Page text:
Pennsylvania, of course, is the keystone to Mr. McCain’s survival strategy: It is the one big blue state where he has staked his claim, in anticipation of losing some smaller red states. If Mr. McCain wins Pennsylvania, it would keep him alive and scramble the picture for Mr. Obama. And it would lead to grave pronouncements about racism and the so-called Bradley effect of whites not being honest about their preferences to pollsters. Surveys of voters leaving the polls in the April primary found that 19 percent said race played an important role in their decision (as they delivered the state to Senator Hillary Rodham Clinton by nine percentage points over Mr. Obama).

Missouri is another red state where the contest looks close. But it frequently has voting problems that delay the count, so don’t expect right away to add this to one column or the other. When you do get the results, Missouri is usually with the winner.

A TASTE OF THE WEST Colorado polls close at 9. This is a tossup that has been trending Democratic and is now leaning Obama. If he wins here, watch for chatter of a Democratic realignment. Early voting was big here — an astounding 46 percent of voters cast their ballots before Election Day.

New Mexico also closes at 9 and is another red state that Mr. Obama has worked hard to turn blue. About three in every eight voters here are Hispanic; an Obama win would signal an important shift by Hispanics away from the Republican Party.

Nevada, where polls close at 10, is the latest tossup to report.

THE CALL Conventional wisdom suggests that if Mr. Obama wins, he will do so early, because the polls in so many tossup states — Indiana, North Carolina, Ohio and Florida — close early. Long lines or problems could delay the count. Watch to see how skittish, or not, the networks are about calling the states and the final outcome: CBS has signaled it might project a preliminary winner at 8 p.m., but all news organizations have nightmares about the debacle in 2000, when most made the wrong calls.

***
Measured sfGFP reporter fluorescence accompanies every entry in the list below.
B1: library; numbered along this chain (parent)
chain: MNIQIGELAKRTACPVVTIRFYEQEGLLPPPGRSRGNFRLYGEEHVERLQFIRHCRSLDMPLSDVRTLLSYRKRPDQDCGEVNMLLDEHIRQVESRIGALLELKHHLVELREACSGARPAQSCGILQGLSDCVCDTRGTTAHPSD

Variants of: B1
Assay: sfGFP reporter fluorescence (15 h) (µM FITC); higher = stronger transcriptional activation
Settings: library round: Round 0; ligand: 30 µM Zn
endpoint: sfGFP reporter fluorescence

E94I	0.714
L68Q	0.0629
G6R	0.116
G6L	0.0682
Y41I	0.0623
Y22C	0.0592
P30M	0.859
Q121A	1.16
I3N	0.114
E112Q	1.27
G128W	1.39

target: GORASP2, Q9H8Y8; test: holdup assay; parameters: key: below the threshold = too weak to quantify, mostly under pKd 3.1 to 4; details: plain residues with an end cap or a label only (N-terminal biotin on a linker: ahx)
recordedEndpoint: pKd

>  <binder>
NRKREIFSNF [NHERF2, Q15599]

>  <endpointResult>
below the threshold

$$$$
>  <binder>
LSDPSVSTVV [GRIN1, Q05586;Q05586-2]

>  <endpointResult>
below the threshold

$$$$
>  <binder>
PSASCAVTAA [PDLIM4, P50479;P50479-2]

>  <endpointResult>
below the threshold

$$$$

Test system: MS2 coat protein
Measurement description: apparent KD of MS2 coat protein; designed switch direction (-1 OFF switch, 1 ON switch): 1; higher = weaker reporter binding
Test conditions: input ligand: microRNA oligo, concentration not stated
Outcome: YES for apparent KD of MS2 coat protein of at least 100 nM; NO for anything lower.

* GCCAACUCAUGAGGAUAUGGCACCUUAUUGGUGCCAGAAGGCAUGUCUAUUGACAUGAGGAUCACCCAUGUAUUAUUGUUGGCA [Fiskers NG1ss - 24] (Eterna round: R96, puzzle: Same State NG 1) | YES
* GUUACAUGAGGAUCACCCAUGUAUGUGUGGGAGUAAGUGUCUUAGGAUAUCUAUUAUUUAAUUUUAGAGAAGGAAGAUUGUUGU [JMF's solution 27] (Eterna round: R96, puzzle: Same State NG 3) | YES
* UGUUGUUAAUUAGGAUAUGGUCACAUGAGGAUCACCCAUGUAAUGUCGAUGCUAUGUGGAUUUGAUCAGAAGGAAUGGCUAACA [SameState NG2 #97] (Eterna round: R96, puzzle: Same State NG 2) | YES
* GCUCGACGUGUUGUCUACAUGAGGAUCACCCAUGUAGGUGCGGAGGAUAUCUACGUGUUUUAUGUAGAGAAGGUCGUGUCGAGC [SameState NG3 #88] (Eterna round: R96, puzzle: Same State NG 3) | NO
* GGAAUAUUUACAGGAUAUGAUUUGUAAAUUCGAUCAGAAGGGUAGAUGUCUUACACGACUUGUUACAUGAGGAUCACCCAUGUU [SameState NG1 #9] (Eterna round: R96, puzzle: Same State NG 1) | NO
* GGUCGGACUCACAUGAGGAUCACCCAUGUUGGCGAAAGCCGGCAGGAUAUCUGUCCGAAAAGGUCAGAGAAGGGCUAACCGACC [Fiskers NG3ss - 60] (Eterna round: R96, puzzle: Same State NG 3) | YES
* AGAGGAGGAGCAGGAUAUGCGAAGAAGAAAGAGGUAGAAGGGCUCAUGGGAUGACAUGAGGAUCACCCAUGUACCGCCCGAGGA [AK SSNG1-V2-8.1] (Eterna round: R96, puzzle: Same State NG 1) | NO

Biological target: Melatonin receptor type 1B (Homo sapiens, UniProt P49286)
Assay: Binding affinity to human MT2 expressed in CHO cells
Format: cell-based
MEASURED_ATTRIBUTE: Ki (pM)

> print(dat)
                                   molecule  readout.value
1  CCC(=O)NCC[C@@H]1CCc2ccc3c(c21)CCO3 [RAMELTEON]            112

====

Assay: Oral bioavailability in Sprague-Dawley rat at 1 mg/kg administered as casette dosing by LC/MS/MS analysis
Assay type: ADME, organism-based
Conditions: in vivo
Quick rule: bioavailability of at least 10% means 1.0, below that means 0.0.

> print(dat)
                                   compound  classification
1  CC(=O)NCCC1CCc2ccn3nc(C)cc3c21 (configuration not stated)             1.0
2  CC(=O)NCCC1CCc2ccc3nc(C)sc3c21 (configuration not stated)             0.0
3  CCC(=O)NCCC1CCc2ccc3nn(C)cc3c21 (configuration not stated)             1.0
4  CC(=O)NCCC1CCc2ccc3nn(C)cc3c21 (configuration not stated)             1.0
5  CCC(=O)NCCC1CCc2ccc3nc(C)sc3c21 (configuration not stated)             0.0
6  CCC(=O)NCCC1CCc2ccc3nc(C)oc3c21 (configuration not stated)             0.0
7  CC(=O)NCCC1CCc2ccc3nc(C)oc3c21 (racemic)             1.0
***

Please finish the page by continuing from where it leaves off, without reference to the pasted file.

A TWO-SCREEN NIGHT This is the first presidential election in which the Web provides advanced tools for a complete do-it-yourself election night. This puts even more pressure on the networks to remind viewers of their resources and heft — and to offer something different. (Check out the holograms on CNN.) The networks are offering more bells and whistles this year, but they are competing with their cable channels and their own Web sites as well as those of other news outlets, including

A note of caution: If a network calls a state, you might be able to extrapolate something. But if a network does not call a state, don’t read too much into it. It may be that there was something wrong with the exit polls (anyone remember President John Kerry in 2004?).

NO MORE CHADS Expect some confusion at the polls. About half of all voters will cast their ballots differently from the way they cast them in the last presidential election; most will use paper ballots rather than those touchy touch-screen machines. Still, heavy voter participation could delay poll closings and stall the counting.

TURNOUT Based on early voting, analysts are predicting (there they go again) that more people will probably vote this year than ever, in terms of numbers, and maybe at a higher rate.

The rate to beat in modern times is the 64 percent who voted in 1960. But the real record was set a century ago, when 66 percent voted in a race that no doubt warms the heart of Mr. McCain: 1908 was the year that William Howard Taft, the Republican, defeated the golden-tongued Democrat, William Jennings Bryan (and a real Socialist, Eugene V. Debs).